Diabetes is becoming more common in the United States, and people are developing the disease earlier in life.
The number of children ages 10 to 19 with Type 2 diabetes — once called “adult onset diabetes” — rose 30 percent between 2001 and 2009, according to a study published in JAMA.
At the same time, nearly 1 in 3 American adults has prediabetes. That means their blood sugar level is higher than normal and they are likely to develop Type 2 diabetes. But it might not be too late to turn things around.
Understanding the Risk Factors
Few people know they have prediabetes because there are often no symptoms. But some things put people at higher risk for prediabetes and Type 2 diabetes:
- Being overweight or obese
- Having a relative with diabetes
- Not getting enough physical activity
- Being 45 or older
- High blood pressure
- Having had a pregnancy with gestational diabetes
- Giving birth to a child that weighs over 9 pounds
- Being African-American, American Indian, Asian-American, Pacific Islander or Hispanic
Some people with prediabetes have these symptoms:
- Increased thirst
- Blurry vision
- Cuts that won’t heal
- Swollen gums
See your doctor if you think you may be on this dangerous path. Prediabetes, besides leading to Type 2 diabetes, also increases your risk for heart disease and stroke. Eating healthy foods and making exercise part of your daily routine can help you lose weight and lower your blood sugar.
Walk It Off
Losing just 5 percent of your body weight can make a difference. Set aside 150 minutes each week for exercise. Accomplishing that can be as simple as taking a 30-minute walk five days a week.
To reap the full benefits of exercise, you need more than a leisurely stroll. Here are tips to help you get started off on the right foot.
Start out slowly. If you’re not used to being active, start with 10 minutes of daily walking. Add about five minutes each week as you gain strength and energy.
Work up gradually. Shoot for 30 to 45 minutes of brisk walking a day at least five days a week. Aim for a moderate pace — too winded to sing, but able to talk.
Warm up and cool down. Before each session, warm up by walking slowly for five minutes and doing light stretching. Repeat this process to cool down at the end.
Protect your feet. Wear shoes designed for walking that fit well and provide good support. To prevent foot sores and blisters, be sure to wear padded socks, preferably without seams that might rub against your skin.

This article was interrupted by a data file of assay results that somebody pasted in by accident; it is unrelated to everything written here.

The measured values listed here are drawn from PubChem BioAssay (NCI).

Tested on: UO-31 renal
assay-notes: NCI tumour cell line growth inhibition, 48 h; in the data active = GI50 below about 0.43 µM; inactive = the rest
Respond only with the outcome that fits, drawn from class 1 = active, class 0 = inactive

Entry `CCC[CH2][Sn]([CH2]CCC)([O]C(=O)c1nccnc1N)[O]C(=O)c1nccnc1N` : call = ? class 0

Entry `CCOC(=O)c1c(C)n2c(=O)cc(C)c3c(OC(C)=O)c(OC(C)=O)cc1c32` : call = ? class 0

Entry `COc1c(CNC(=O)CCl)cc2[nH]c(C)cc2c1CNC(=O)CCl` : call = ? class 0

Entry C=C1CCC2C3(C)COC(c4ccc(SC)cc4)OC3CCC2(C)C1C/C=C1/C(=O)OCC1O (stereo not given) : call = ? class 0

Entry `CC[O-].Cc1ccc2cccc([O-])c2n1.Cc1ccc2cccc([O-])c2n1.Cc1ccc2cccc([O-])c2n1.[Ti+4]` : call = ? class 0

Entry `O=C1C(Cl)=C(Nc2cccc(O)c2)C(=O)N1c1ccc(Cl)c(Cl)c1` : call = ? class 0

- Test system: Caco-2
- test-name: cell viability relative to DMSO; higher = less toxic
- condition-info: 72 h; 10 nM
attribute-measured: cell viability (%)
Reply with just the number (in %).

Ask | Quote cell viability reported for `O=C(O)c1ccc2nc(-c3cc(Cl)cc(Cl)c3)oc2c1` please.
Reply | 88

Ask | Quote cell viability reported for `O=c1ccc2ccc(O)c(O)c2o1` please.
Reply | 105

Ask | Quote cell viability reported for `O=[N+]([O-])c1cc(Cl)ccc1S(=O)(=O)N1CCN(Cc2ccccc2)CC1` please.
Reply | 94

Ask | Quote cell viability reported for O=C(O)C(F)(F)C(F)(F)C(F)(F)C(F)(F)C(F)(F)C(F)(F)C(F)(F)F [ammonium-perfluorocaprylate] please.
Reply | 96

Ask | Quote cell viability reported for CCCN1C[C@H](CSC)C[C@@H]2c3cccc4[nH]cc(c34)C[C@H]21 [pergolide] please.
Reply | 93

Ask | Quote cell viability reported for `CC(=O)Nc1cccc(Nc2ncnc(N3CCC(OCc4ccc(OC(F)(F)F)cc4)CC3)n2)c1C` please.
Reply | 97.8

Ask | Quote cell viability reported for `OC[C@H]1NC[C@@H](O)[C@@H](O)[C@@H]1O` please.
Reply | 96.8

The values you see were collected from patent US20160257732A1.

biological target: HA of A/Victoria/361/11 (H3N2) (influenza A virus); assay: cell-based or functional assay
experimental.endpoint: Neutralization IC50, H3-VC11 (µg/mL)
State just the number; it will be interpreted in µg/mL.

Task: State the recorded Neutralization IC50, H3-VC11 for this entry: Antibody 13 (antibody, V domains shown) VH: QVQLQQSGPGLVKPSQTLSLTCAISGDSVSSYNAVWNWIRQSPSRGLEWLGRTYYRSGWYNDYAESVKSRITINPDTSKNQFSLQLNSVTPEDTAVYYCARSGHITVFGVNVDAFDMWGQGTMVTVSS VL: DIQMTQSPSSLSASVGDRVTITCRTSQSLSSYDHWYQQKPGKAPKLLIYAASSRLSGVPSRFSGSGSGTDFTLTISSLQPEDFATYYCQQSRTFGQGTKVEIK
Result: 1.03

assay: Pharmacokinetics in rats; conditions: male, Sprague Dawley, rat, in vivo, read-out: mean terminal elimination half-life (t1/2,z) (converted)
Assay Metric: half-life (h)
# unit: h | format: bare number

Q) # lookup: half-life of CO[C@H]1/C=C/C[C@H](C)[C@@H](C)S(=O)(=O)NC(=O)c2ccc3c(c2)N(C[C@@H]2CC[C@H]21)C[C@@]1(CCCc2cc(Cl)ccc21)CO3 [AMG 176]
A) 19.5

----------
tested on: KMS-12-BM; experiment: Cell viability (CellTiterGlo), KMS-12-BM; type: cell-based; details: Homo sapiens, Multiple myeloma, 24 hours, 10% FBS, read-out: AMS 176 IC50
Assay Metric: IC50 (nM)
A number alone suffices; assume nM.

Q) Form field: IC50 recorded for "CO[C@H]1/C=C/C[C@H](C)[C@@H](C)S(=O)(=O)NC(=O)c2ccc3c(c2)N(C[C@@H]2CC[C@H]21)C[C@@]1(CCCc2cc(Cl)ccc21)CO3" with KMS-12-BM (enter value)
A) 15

Be sure to check with your doctor before you start an exercise program. Your doctor can recommend the type, amount and intensity of exercise that’s right for you. And since physical activity may lower your blood sugar, if you’re taking medicine, ask your doctor if it should be adjusted.
Food for Thought
A healthy diet is an important part of preventing diabetes. If you’ve been diagnosed with prediabetes, you’ve probably been told to avoid sweets to lower your blood sugar. But all carbohydrates can raise blood sugar. And some carbs raise blood sugar more than others. In fact, some carbohydrates raise blood sugar more than sugar would!
If you need to lower your blood sugar, try eating and drinking things that are low on the glycemic index (GI). Your body digests low GI foods slowly, causing a slower rise in blood sugar. These foods include 100 percent whole wheat or pumpernickel bread, rye, barley, oat bran, soybeans, sweet potatoes, peanuts, Greek yogurt, many fruits and non-starchy vegetables. Get more information about the glycemic index and find low GI foods.
Make a change.
Ready to make lifestyle changes for better health? The Centers for Disease Control and Prevention’s National Diabetes Prevention Program can help. It offers programs and classes to help you learn how to prevent or delay Type 2 diabetes. And as always, talk to your doctor about what changes are right for you.
Sources: Prediabetes, Centers for Disease Control and Prevention, 2016; Understanding Borderline Diabetes: Signs, Symptoms, and More, Healthline.com, 2015; Prevalence of Type 1 and Type 2 Diabetes Among Children and Adolescents From 2001 to 2009, JAMA, May 2014; Glycemic Index and Diabetes, American Diabetes Association, 2014